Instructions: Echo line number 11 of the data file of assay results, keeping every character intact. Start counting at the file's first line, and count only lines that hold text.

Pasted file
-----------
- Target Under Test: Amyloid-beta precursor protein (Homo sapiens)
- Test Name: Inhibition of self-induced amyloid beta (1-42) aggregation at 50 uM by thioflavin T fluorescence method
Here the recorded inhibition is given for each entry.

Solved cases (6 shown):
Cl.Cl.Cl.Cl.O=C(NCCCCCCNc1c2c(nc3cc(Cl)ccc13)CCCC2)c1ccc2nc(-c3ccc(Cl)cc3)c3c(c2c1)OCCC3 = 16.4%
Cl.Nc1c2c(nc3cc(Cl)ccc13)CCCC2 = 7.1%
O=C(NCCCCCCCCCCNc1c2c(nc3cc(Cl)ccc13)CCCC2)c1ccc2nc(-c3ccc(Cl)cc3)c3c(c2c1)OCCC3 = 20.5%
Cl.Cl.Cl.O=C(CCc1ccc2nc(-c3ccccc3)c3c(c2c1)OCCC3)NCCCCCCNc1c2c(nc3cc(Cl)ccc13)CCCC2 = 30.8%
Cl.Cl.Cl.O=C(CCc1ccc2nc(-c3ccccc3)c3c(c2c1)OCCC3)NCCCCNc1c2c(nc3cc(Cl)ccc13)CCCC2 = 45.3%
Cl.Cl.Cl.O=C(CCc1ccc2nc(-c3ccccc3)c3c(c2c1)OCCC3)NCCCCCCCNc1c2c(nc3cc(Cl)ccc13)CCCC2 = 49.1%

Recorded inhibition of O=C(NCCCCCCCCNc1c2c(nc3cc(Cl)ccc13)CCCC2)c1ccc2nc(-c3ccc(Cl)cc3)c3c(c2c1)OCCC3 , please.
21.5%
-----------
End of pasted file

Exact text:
Recorded inhibition of O=C(NCCCCCCCCNc1c2c(nc3cc(Cl)ccc13)CCCC2)c1ccc2nc(-c3ccc(Cl)cc3)c3c(c2c1)OCCC3 , please.